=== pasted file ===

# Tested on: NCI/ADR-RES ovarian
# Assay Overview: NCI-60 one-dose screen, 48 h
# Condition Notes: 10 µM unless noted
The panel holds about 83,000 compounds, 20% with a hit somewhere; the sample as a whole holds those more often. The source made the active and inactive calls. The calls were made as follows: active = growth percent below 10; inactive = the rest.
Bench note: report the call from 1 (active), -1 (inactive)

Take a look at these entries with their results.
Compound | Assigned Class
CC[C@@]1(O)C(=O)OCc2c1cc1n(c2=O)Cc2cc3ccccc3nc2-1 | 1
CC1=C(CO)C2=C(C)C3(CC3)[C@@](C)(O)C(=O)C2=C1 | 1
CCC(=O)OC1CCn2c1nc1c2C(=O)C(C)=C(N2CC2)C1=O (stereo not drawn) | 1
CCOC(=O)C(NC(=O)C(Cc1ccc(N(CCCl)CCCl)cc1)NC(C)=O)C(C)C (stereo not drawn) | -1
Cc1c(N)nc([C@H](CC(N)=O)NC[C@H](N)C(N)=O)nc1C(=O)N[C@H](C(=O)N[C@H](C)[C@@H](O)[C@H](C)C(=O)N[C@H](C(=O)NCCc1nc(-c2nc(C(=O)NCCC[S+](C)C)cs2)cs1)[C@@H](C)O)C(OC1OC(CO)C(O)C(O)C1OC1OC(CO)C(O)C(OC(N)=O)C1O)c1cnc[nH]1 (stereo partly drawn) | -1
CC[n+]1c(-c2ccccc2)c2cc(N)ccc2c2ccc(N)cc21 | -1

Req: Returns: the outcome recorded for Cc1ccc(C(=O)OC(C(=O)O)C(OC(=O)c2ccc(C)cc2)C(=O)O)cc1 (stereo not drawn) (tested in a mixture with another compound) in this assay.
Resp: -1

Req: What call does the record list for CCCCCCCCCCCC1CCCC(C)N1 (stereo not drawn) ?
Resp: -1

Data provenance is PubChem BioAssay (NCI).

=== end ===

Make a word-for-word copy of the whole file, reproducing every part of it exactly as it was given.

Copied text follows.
# Tested on: NCI/ADR-RES ovarian
# Assay Overview: NCI-60 one-dose screen, 48 h
# Condition Notes: 10 µM unless noted
The panel holds about 83,000 compounds, 20% with a hit somewhere; the sample as a whole holds those more often. The source made the active and inactive calls. The calls were made as follows: active = growth percent below 10; inactive = the rest.
Bench note: report the call from 1 (active), -1 (inactive)

Take a look at these entries with their results.
Compound | Assigned Class
CC[C@@]1(O)C(=O)OCc2c1cc1n(c2=O)Cc2cc3ccccc3nc2-1 | 1
CC1=C(CO)C2=C(C)C3(CC3)[C@@](C)(O)C(=O)C2=C1 | 1
CCC(=O)OC1CCn2c1nc1c2C(=O)C(C)=C(N2CC2)C1=O (stereo not drawn) | 1
CCOC(=O)C(NC(=O)C(Cc1ccc(N(CCCl)CCCl)cc1)NC(C)=O)C(C)C (stereo not drawn) | -1
Cc1c(N)nc([C@H](CC(N)=O)NC[C@H](N)C(N)=O)nc1C(=O)N[C@H](C(=O)N[C@H](C)[C@@H](O)[C@H](C)C(=O)N[C@H](C(=O)NCCc1nc(-c2nc(C(=O)NCCC[S+](C)C)cs2)cs1)[C@@H](C)O)C(OC1OC(CO)C(O)C(O)C1OC1OC(CO)C(O)C(OC(N)=O)C1O)c1cnc[nH]1 (stereo partly drawn) | -1
CC[n+]1c(-c2ccccc2)c2cc(N)ccc2c2ccc(N)cc21 | -1

Req: Returns: the outcome recorded for Cc1ccc(C(=O)OC(C(=O)O)C(OC(=O)c2ccc(C)cc2)C(=O)O)cc1 (stereo not drawn) (tested in a mixture with another compound) in this assay.
Resp: -1

Req: What call does the record list for CCCCCCCCCCCC1CCCC(C)N1 (stereo not drawn) ?
Resp: -1

Data provenance is PubChem BioAssay (NCI).